Wednesday, May 27, 2015

Outcast Review: Quinn

My family is in charge of protecting our village.
Protecting them against "trespassers."
Killing them.

My father wants me and my sister to be like him.
To kill without thought.
To kill for entertainment.

I can't do this.
I don't want to.
I won't.

I will put a stop to it.
I will save myself and my sister.
Save us from a fate of becoming monsters.

My name is Quinn.

Words can't describe my excitement for a story about Quinn Runningbrook!

Book: Outcast
Author: C. J. Redwine
Series: Defiance
Book Standing: Book 0.5 (prequel)
POV: first person, present tense, by Quinn
Genre: YA dystopian, fantasy

Reading: first time
Favorite line: "The questions, the doubts that I've struggled with snap into focus with one clear thought: I will not become the man my father wants me to be. I will choose my own path. My own echoes."
Rating: 5 Stars!

FINALLY. A book about my favorite, favorite, favorite character of the Defiance series: Quinn Runningbrook! I was more than thrilled when I found out that there was a prequel about Quinn. He was easily my favorite character in the series. I just loved everything about him!
If you've read my review on Deliverance (book 3 of the series, review is here), you'll know that I dedicated an entire paragraph on Quinn. Why? Bluntly put, he's the friend and brother we all wished we had. Quinn is sweet, wise, loyal, deadly, protective, everything. When I read Deliverance, I nearly cried my eyes out every time Quinn was there. He is too perfect. Perfect. I need a Quinn in my life, I really do.

Of course, this post isn't about Deliverance. This is about Outcast, which is Quinn's story. Before Rachel and Logan's world got turned upside-down, Quinn's world was equally as painful. From the Deliverance series, we already know that Quinn was raised to be an assassin with his sister, Willow. His father was a cruel man, and killed without a conscious. Outcast takes a look at what that life was like for Quinn, working with his father, killing any who "trespassed" through their village. It explored the internal conflicts Quinn had when dealing with the bloodthirsty man known as his father.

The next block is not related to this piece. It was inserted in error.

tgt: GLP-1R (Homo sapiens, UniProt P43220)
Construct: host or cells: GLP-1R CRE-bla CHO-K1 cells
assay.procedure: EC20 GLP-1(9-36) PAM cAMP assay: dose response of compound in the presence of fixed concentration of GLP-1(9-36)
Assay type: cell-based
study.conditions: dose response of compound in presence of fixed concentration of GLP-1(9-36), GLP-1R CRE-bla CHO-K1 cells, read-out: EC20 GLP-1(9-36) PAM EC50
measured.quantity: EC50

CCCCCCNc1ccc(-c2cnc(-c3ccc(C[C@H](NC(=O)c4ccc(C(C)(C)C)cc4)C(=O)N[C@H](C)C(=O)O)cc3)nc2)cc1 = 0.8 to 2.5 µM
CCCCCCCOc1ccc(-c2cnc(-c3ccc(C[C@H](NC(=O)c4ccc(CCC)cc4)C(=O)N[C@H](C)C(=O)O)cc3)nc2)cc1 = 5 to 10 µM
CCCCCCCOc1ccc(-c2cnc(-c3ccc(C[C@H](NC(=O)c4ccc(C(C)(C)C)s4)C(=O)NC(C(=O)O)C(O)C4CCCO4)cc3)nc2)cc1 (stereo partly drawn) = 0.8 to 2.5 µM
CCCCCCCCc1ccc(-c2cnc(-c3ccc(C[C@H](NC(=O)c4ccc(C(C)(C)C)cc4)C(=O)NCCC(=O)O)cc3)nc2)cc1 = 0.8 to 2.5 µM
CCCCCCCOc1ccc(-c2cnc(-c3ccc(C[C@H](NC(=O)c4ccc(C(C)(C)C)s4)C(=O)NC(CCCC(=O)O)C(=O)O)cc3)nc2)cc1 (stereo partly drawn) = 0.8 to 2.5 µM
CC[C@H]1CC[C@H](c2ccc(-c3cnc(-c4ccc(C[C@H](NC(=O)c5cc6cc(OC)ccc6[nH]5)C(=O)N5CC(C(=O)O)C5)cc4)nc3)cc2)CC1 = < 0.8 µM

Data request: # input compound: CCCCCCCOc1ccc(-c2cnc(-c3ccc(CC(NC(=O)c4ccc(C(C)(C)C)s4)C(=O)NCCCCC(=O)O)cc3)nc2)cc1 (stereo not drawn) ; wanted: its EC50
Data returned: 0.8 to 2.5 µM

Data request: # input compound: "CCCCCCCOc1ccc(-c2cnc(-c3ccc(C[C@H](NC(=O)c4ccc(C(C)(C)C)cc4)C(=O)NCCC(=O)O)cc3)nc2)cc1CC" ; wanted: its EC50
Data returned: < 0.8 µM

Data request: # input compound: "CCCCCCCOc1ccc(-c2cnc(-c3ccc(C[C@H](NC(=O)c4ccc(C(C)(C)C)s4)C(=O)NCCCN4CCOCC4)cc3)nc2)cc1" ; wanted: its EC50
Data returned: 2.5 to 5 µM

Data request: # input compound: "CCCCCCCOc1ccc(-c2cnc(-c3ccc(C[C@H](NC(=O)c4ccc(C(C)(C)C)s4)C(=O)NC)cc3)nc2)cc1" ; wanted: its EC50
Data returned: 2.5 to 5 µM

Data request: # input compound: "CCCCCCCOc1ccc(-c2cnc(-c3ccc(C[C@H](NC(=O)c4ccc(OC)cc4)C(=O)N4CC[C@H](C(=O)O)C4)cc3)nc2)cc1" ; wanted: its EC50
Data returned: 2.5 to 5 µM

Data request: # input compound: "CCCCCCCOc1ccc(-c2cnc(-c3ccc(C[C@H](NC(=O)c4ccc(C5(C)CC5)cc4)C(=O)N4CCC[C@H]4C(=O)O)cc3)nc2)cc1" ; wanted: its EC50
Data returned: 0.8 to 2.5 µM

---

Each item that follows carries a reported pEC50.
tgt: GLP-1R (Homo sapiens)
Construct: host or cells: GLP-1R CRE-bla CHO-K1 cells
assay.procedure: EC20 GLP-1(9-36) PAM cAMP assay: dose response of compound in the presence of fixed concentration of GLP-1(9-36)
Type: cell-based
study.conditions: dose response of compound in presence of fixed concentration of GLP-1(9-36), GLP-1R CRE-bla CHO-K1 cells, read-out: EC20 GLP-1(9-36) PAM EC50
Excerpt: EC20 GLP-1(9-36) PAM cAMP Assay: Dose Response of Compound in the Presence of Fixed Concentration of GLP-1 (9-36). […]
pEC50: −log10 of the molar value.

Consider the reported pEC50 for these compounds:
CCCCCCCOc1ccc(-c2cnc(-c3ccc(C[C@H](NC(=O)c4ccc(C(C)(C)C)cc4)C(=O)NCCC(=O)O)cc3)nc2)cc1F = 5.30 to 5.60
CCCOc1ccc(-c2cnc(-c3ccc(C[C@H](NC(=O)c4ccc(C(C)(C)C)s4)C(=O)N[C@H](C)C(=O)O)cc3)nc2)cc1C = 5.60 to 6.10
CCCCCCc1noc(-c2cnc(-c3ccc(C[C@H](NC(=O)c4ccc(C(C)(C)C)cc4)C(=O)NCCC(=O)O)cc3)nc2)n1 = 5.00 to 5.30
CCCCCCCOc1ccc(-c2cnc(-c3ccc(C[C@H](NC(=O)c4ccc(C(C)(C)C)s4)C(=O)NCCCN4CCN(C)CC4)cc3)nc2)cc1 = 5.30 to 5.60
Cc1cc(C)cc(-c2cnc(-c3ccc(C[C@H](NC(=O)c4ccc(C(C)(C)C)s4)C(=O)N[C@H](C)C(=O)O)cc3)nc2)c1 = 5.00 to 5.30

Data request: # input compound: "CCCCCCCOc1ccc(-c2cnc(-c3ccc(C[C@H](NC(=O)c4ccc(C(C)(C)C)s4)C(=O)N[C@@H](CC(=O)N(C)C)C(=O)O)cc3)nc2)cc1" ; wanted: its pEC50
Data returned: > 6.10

(More under the cut!)

In the original series, readers already get a sense that Quinn has already gone through quite a lot of internal pain, growth, and forgiveness. How else is he able to be the wonderful friend to Rachel he is today? In Outcast, we really get a sense of the constant fear and reluctance Quinn has of obeying his father. His father is corrupt to the extent where he sees killing as a sport. Quinn tolerates it and kills as per his father's orders, but he isn't happy about it. He is reluctance to kill, and it's when the issue of mercy comes up does Quinn launch into a full-on defiance of his father. It shows that Quinn has a strong moral sense, but seeing as this moral clashes with his father's, the result doesn't end up that well.

Quinn questions his identity a lot here. He's always asking why he's killing people. He kills people because that's his family's job, to protect their village. But is that who he really is? Is he to ultimately become the same monster his father is? Why can't he stand up to his father? What will it take to stop him? He can physically stop his father, but can he? How can he save himself and Willow?